House Speaker Paul Ryan announced Tuesday that there will be a new mandatory anti-harassment and discrimination training for all House members and staff.
Paul said in a statement that the goal is "not only to raise awareness, but also make abundantly clear that harassment in any form has no place in this institution."
The announcement came at the heels of a morning-long House hearing on sexual harassment where some members of Congress brought up concerns about sexual harassment in the legislative branch and reviewed the institutions in place for reporting and addressing such behavior.
Paul called the hearing an "important step" in efforts to combat sexual harassment and added, "As we work with the Administration, Ethics, and Rules committees to implement mandatory training, we will continue our review to make sure the right policies and resources are in place to prevent and report harassment."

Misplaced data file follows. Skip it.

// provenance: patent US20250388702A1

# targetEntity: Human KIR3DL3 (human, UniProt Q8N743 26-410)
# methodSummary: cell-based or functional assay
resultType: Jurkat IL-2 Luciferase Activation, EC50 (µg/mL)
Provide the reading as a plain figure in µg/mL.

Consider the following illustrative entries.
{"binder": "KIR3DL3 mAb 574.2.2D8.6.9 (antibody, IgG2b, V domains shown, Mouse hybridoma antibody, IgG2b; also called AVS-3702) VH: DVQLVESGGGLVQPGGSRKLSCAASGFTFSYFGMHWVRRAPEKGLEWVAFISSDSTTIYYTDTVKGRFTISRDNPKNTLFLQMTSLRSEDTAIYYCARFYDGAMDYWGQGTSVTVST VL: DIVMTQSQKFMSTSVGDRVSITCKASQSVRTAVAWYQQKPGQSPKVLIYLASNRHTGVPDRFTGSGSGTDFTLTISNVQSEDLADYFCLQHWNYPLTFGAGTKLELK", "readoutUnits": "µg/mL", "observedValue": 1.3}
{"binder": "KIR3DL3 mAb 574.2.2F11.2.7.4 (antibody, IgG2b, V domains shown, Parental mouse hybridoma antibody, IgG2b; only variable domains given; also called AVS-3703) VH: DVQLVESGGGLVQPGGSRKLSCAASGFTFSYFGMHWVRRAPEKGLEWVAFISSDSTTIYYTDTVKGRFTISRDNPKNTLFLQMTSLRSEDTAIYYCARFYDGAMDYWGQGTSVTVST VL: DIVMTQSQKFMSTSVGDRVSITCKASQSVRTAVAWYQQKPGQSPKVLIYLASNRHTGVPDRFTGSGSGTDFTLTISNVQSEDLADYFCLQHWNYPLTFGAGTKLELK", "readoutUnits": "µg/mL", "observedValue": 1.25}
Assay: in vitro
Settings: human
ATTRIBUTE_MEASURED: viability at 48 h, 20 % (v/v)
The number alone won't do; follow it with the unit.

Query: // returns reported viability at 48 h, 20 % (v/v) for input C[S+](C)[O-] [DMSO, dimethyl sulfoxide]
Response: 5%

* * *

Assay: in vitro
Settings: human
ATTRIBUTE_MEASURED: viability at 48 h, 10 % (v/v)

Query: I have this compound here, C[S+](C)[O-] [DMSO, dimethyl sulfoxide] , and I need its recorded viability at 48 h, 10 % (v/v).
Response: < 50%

Two female House lawmakers on Tuesday accused unnamed sitting male lawmakers of sexual harassment and misconduct, including an allegation that a male lawmaker exposed his genitals to a female staffer. Neither Rep. Jackie Speier, a California Democrat, nor Rep. Barbara Comstock, a Virginia Republican, named the lawmakers in question during a hearing in the House administration committee.
Last week the Senate passed a resolution requiring senators, staffers and interns to participate in mandatory sexual harassment training, as lawmakers and staff have grown increasingly outspoken about widespread predatory behavior on Capitol Hill.